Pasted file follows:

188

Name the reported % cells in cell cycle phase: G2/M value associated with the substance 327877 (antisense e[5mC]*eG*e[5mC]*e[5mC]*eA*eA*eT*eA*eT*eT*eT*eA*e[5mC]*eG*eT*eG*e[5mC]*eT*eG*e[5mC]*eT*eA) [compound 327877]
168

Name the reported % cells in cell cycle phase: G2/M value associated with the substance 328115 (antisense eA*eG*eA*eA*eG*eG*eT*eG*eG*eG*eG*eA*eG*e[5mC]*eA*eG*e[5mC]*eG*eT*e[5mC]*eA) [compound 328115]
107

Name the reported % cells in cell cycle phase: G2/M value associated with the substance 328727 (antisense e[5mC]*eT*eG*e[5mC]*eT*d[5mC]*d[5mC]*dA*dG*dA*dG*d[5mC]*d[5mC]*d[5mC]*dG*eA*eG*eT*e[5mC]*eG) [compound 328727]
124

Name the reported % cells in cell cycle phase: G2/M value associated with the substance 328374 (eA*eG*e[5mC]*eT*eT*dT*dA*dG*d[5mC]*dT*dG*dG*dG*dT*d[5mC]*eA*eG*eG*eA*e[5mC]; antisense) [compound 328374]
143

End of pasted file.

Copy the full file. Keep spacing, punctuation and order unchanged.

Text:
188

Name the reported % cells in cell cycle phase: G2/M value associated with the substance 327877 (antisense e[5mC]*eG*e[5mC]*e[5mC]*eA*eA*eT*eA*eT*eT*eT*eA*e[5mC]*eG*eT*eG*e[5mC]*eT*eG*e[5mC]*eT*eA) [compound 327877]
168

Name the reported % cells in cell cycle phase: G2/M value associated with the substance 328115 (antisense eA*eG*eA*eA*eG*eG*eT*eG*eG*eG*eG*eA*eG*e[5mC]*eA*eG*e[5mC]*eG*eT*e[5mC]*eA) [compound 328115]
107

Name the reported % cells in cell cycle phase: G2/M value associated with the substance 328727 (antisense e[5mC]*eT*eG*e[5mC]*eT*d[5mC]*d[5mC]*dA*dG*dA*dG*d[5mC]*d[5mC]*d[5mC]*dG*eA*eG*eT*e[5mC]*eG) [compound 328727]
124

Name the reported % cells in cell cycle phase: G2/M value associated with the substance 328374 (eA*eG*e[5mC]*eT*eT*dT*dA*dG*d[5mC]*dT*dG*dG*dG*dT*d[5mC]*eA*eG*eG*eA*e[5mC]; antisense) [compound 328374]
143